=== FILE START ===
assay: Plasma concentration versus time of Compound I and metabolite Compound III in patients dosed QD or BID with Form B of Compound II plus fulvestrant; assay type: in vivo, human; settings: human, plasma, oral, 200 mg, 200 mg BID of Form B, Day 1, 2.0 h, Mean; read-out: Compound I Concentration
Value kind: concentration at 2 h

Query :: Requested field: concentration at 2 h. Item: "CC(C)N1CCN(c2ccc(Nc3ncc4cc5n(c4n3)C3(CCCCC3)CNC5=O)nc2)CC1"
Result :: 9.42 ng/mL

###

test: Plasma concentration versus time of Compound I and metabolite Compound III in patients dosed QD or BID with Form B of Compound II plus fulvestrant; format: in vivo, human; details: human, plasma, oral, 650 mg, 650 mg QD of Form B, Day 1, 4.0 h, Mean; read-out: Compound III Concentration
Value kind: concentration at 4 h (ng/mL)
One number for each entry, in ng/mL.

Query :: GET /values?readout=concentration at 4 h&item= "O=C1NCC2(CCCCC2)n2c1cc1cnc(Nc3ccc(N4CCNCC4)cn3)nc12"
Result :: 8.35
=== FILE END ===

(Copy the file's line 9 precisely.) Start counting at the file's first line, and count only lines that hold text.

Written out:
Query :: GET /values?readout=concentration at 4 h&item= "O=C1NCC2(CCCCC2)n2c1cc1cnc(Nc3ccc(N4CCNCC4)cn3)nc12"